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I did read yesterday that Google, Amazon. Microsoft all had employee growth of nearly or at least 100% since 2019, while Apple was only 20%. They were quite a bit less than the other major tech companies. So, that may also explain why the others have massive layoffs while Apple has none. (Again, that’s an example of good management, even though we often criticize Apple for being slow to fix software bugs, hardware shortcomings, etc.)

Amazon, Google and Microsoft’s business models are extremely dependent on advertising sales. Ad sales revenue been declining across the board since the debut of the pandemic.

Though there were rumors spreading for some time now that Apple is thinking about going gang ho into ad sales since it inked the deal with the ad driven Major League Soccer, nothing has appeared yet. So regarding ad sales at the moment, it’s nothing lost and nothing gained for Apple.

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I don’t think it was to avoid layoffs. It was in response to shareholder concerns about executive pay.

Apple’s compensation committee said it made the change in response to last year’s say-on-pay vote, in which 64% of shareholders approved of Cook’s compensation, down from 95% who approved it for Apple’s 2020 fiscal year.

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Doug,

And, unfortunately, Malden Mills, as run by Aaron Feuerstein, is no more. However, I think that was the correct decision, though its repercussions are still being felt today in Lawrence, MA.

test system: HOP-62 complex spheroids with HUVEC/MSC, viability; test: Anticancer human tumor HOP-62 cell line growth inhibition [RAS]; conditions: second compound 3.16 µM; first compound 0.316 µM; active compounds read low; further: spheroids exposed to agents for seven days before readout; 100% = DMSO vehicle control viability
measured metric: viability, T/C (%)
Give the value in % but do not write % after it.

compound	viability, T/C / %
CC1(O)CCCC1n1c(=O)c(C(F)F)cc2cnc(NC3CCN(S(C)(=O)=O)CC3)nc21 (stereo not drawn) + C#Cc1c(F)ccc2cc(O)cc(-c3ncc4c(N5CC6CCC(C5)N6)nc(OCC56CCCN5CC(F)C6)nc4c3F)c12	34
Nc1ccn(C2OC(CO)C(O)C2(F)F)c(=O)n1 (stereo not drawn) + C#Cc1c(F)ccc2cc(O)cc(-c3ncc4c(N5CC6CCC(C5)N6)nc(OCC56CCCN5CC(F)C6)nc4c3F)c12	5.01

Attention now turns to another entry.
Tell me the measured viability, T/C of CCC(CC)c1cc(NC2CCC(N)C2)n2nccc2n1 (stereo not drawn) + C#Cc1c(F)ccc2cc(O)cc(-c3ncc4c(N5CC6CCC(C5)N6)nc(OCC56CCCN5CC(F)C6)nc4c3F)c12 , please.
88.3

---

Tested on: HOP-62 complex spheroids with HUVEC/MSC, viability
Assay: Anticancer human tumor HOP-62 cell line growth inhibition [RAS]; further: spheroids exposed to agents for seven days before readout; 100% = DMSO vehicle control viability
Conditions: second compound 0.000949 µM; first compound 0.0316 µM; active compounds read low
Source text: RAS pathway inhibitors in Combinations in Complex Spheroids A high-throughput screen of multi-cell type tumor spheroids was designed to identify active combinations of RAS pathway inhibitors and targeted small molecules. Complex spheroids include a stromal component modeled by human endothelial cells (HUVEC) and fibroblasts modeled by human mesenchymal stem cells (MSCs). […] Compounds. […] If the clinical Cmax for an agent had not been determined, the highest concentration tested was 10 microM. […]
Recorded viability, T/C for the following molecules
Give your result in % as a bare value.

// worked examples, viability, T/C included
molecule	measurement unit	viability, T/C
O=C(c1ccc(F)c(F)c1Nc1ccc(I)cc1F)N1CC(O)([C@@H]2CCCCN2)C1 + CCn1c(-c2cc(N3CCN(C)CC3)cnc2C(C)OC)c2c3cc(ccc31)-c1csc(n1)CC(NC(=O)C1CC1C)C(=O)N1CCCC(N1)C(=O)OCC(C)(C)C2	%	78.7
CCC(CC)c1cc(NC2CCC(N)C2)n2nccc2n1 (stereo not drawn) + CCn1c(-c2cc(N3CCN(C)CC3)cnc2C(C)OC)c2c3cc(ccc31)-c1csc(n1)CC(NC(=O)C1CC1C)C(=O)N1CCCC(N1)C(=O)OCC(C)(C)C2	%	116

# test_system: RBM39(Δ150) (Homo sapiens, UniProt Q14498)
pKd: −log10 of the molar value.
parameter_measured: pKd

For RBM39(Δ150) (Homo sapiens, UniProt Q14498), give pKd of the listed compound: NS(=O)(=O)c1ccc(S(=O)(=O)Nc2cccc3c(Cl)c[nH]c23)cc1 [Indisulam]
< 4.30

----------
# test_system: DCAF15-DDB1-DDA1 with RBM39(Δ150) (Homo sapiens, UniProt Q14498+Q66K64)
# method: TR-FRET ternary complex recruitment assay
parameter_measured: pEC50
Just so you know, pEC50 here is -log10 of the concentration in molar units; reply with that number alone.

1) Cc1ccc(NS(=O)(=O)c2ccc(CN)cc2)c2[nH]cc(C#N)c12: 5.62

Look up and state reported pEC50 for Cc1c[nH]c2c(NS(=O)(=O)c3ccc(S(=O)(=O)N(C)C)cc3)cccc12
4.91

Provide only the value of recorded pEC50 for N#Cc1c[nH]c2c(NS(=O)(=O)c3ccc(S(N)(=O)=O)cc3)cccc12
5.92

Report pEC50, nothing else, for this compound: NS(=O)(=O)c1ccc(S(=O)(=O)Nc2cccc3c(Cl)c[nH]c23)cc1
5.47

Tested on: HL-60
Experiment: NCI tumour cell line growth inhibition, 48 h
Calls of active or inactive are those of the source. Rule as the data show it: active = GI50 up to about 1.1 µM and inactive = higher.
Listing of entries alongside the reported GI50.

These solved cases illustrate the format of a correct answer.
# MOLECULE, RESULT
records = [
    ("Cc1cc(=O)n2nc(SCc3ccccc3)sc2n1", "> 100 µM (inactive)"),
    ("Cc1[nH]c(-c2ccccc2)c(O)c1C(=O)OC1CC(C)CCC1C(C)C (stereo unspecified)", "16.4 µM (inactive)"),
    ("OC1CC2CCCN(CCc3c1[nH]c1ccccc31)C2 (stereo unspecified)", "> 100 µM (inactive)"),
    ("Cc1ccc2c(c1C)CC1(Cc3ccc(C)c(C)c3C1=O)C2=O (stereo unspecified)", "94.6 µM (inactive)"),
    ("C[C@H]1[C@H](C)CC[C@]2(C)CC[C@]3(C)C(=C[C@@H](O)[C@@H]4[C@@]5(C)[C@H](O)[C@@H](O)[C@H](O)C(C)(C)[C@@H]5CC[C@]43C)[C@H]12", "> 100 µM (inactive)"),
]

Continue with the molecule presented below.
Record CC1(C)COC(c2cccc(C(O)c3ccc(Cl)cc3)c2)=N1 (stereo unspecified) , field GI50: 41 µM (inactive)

But, back on topic, I saw it written somewhere recently that those companies were hiring “talent” to keep them from working for competitors or creating startups.

The one where interest rates remain low and demand remained at pandemic-elevated levels. Both things we can criticize them for now, but expanding capacity was a reasonable response to expanded demand. Same thing happened with shipping – the shipping companies increased capacity because of the supply logjam in 2021 and now that that’s eased the rates are crashing back to earth (down 80% in less than a year).

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Don’t discount the coming effects of AI! It’s going to absorb a lot of tedious and routine jobs and do a better job. I hope, and I’m quite sure, Apple will get into the AI business is some useful and profitable way.

As for authoring TIDBITS, yes your brain is still going to be King!

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Malden Mills was a former client of mine, and one that I was very glad to work with. They were a good and socially responsible company that was benevolent to its employees and committed to bettering the environment. What very sadly did them in is that their very popular Polartec fabric could be easily and much less expensively knocked off, and the knockoffs could be manufactured and produced much less expensively in China.

Feurstein could have moved production to China, but he was 100% committed to manufacturing in the US. He was also committed to running a union shop, and was beneficial to employees at all levels. But for decades, Malden Mills has been just a textbook case in management and manufacturing.